Sep 8, 2014

Orange County California: Concealed Carry Permit Applications Doubled After Ruling

Last February, the Ninth Circuit Court of Appeals ruled that California's concealed carry law was unconstitutional – which means, like any other state in the Union – it must comply with the US Constitution and its amendments, specifically, the Second Amendment.
Previously, the California law stated that a person had to have a “good cause” for a concealed carry permit. Today, if you are a lawful citizen that passes the background check, turn in fingerprint cards – you get a concealed carry permit.
Since that ruling, Orange County alone showed application for conceal carry permits doubled, which caused the county to hire 14 part-time staffers in order to process the applications.
LA Times reported:
Orange County Sheriff Sandra Hutchens is one of the only sheriffs in California to relax the standards after the ruling, even as a final decision remains pending before the U.S. 9th Circuit Court of Appeals. If the ruling is upheld, counties throughout California could soon be following her lead and dealing with similar demand. Those with a permit can take loaded guns to the mall, their workplace and other public places as long as the firearms are not visible and are not prohibited by private property rules. They are restricted from carrying in bars, airports and some schools and government buildings.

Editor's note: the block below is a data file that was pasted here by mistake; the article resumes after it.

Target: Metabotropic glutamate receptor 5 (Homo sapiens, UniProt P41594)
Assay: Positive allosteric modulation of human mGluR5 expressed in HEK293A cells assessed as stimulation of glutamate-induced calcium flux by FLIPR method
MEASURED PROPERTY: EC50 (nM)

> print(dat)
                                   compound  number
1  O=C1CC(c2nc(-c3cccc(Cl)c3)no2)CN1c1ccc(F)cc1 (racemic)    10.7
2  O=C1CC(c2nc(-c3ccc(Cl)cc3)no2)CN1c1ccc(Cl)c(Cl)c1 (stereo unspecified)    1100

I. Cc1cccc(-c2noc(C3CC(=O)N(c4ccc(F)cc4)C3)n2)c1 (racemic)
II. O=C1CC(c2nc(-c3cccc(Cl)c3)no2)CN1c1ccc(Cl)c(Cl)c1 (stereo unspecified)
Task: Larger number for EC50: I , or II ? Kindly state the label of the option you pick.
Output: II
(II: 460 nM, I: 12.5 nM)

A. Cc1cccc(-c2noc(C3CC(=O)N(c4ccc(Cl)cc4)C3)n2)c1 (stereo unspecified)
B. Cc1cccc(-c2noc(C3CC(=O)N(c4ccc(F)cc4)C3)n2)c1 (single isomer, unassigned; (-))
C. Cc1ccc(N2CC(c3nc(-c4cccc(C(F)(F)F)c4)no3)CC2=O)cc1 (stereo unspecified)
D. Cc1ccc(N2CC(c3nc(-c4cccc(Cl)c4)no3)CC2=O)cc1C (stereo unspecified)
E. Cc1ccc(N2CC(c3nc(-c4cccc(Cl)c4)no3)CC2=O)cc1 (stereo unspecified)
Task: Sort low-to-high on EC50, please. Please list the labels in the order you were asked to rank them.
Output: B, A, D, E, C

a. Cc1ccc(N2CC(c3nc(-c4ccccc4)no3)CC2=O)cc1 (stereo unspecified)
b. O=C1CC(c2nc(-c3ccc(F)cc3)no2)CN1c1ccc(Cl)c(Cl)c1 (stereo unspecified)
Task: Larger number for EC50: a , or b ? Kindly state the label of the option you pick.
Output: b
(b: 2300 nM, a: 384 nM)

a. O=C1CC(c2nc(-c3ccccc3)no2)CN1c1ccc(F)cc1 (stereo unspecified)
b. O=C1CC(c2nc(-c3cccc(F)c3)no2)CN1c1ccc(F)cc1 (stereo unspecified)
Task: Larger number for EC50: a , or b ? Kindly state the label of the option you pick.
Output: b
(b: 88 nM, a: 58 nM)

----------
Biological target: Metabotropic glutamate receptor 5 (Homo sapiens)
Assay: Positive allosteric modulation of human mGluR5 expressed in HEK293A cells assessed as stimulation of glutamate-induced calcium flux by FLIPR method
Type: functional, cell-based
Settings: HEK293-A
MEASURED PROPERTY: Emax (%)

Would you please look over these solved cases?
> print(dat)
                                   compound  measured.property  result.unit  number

In August, 2,864 permits were pending, 1,672 permits are active, and 149 permits were denied.
If the anti-firearm people don't get their way and the ruling sticks, this means that Californians can finally join the other states in abiding by the Constitution and affording the opportunity for citizens to protect themselves. Statistics in terms of violent crimes should be showing results that criminals are less likely to commit violent crimes when they are unsure how many citizens in the vicinity of the potential crime scene are armed.

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